Monday, January 30, 2012
Neal Puckett, represented Frank Wuterich in the last Haditha court martial at Camp Pendleton
The public may never know the truth behind the trial of Marine Staff Sgt. Frank Wuterich at Camp Pendleton, Wuterich's defense attorney told KPBS today.
Attorney Neal Puckett said if all the Marines who were involved in the 2005 incident in the city of Haditha that left 24 unarmed Iraqis dead had been brought to trial, the truth would have been more likely to come out.
"If all the Marines had gone to court martial, some measure of justice would have been achieved," he said. "If all the facts came out in the crucible, in the truth finding process of the court martial, perhaps our client wouldn't have gone to trial on the more serious charges."
Of the eight Marines initially charged, Wuterich was the only one who pled guilty. One Marine was acquitted and six others had their cases dropped. Puckett said the other Marines' charges were dismissed in exchange for their testimony against Wuterich.
"Understand that I'm not accusing anyone of bad actions, criminal actions," Puckett said. "Because the Marines had their charges dismissed and were given grants of immunity from the government, we'll never know the results of their trials to better find out the truth of what happened in rooms where weapons were fired and where Frank Wuterich could not see."
Wuterich's trial ended with a plea deal that meant he did not serve any jail time. Wuterich pleaded guilty for negligent dereliction of duty, but Puckett said he thought his client could have won if he had finished the trial.
"But it was his desire to plead guilty, solely to take responsibility for everything that happened that day, to take responsibility for his Marines, his own tactical decisions because he felt that he was in some measure morally responsible for things going bad that day," Puckett said.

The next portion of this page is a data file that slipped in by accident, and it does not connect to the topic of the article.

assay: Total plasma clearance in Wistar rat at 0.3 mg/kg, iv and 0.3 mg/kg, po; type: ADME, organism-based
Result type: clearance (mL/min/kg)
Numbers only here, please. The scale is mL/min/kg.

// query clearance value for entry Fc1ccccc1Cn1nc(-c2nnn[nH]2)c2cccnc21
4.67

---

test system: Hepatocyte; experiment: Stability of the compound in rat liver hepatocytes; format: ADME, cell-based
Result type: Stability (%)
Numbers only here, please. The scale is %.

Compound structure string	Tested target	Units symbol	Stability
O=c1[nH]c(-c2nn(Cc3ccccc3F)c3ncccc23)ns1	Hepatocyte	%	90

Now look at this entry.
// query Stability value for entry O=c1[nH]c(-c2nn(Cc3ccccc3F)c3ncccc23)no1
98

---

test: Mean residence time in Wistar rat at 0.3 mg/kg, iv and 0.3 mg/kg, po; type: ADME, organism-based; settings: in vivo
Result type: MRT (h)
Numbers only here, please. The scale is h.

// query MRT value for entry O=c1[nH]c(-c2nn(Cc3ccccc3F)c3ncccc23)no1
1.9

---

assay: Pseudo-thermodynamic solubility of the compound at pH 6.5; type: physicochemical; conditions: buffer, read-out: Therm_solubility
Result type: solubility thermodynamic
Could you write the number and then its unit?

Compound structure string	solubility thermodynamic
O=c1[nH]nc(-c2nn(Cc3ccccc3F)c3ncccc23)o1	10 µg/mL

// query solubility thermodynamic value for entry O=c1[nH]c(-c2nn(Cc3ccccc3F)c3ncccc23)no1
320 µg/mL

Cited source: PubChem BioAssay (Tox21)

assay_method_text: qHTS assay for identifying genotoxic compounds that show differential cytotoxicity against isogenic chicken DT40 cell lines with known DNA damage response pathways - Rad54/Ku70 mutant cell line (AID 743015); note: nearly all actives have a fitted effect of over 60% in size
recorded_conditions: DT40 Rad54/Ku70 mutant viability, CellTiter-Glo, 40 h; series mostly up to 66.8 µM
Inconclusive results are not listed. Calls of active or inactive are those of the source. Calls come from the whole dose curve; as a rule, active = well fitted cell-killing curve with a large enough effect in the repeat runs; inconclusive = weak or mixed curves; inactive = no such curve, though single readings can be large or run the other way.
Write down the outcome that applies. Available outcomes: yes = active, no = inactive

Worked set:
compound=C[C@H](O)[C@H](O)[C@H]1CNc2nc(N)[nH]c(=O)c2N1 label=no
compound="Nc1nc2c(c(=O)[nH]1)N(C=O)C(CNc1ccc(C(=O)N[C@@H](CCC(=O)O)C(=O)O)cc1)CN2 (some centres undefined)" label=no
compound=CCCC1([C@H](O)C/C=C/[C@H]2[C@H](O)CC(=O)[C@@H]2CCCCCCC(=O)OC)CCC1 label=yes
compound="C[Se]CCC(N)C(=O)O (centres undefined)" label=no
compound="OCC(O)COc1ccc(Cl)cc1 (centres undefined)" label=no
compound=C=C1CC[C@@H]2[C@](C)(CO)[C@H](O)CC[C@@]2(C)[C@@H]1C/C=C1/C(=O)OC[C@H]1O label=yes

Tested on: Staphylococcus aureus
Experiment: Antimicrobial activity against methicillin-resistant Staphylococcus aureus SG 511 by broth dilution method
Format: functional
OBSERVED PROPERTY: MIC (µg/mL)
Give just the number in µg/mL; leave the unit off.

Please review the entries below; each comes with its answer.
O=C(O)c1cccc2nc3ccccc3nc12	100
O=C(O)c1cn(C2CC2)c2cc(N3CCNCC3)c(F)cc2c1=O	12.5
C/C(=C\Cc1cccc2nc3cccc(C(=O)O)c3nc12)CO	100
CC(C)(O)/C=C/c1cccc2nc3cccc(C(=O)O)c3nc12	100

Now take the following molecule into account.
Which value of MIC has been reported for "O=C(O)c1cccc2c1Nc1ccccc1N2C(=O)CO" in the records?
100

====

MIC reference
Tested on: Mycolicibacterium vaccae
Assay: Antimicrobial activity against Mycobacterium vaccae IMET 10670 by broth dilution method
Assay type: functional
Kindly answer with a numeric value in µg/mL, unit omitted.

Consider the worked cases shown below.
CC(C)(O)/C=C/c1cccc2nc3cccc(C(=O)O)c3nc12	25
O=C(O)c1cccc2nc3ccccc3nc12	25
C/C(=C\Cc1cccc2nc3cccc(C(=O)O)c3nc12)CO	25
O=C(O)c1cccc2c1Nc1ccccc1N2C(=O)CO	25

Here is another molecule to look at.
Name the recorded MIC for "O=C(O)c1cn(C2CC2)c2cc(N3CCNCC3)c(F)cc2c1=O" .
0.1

Puckett also said if other Marines had been brought to trial, the Iraqi people might have felt differently about the conclusion. He said there were no other Marines who should have been charged, and would not reveal further details about the case that did not come out in trial.
"The problem is those answers can never officially be known," he said. "We have theories about what happened, but one of the problems in us being able to not know either is Frank Wuterich was not in every room in every house that day. He didn't fire his weapon in either house where people died. So things that went on outside of his vision, he had no way of knowing what happened."
Puckett said Wuterich believes each of his Marines performed his duty the best he could, but added "we're not so sure."
After Wuterich is discharged from the Marines in the coming weeks, he will look for jobs in the information technology field, Puckett said.